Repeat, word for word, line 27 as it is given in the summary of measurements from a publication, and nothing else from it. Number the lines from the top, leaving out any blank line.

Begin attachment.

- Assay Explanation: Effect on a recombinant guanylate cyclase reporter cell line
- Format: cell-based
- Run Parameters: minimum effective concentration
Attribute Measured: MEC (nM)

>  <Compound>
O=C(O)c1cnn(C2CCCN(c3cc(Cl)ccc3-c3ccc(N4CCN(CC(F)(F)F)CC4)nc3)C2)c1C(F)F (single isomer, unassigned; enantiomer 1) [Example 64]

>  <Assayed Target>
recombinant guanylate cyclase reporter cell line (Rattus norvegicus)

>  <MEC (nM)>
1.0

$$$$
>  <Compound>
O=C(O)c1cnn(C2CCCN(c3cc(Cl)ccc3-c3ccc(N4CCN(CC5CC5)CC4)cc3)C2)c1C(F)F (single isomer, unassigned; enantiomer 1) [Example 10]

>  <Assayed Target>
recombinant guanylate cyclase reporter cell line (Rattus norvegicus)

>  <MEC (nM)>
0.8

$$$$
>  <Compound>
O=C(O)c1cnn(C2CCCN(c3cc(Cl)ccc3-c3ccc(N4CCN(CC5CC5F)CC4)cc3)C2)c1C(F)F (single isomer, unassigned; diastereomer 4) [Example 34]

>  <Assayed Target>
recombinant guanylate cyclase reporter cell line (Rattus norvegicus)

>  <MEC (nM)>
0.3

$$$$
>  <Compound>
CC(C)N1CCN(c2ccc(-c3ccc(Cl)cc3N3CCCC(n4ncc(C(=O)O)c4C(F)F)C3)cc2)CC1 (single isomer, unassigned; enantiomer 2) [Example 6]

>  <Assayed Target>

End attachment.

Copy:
CC(C)N1CCN(c2ccc(-c3ccc(Cl)cc3N3CCCC(n4ncc(C(=O)O)c4C(F)F)C3)cc2)CC1 (single isomer, unassigned; enantiomer 2) [Example 6]